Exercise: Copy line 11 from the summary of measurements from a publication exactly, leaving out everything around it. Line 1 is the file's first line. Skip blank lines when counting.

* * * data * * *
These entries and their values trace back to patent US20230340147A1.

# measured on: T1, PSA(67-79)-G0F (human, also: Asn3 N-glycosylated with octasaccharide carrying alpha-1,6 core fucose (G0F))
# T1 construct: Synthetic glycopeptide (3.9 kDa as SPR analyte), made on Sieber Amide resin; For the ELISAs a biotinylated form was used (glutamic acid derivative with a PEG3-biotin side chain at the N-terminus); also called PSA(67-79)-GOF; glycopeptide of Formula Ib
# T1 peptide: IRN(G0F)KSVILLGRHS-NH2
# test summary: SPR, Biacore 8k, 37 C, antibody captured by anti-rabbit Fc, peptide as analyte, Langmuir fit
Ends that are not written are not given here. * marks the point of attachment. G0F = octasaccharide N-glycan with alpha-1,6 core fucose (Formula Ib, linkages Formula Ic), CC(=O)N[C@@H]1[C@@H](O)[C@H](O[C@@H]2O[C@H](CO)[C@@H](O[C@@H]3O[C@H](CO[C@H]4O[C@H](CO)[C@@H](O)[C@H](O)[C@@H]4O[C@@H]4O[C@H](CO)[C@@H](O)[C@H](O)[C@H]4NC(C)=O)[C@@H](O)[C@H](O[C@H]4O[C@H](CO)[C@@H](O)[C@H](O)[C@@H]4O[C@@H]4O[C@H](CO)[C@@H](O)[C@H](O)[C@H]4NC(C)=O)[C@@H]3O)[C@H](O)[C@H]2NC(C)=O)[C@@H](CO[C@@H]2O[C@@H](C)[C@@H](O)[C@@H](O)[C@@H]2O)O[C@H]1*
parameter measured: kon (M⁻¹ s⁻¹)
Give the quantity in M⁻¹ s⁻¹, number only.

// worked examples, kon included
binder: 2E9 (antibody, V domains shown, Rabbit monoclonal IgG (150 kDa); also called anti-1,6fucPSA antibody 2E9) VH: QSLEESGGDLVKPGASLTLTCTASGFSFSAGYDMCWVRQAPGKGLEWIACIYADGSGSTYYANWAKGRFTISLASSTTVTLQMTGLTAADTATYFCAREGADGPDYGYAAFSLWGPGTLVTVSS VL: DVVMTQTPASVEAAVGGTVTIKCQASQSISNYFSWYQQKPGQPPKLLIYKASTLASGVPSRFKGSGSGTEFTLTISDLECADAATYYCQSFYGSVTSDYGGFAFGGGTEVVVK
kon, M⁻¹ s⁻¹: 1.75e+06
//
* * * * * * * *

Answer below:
kon, M⁻¹ s⁻¹: 1.75e+06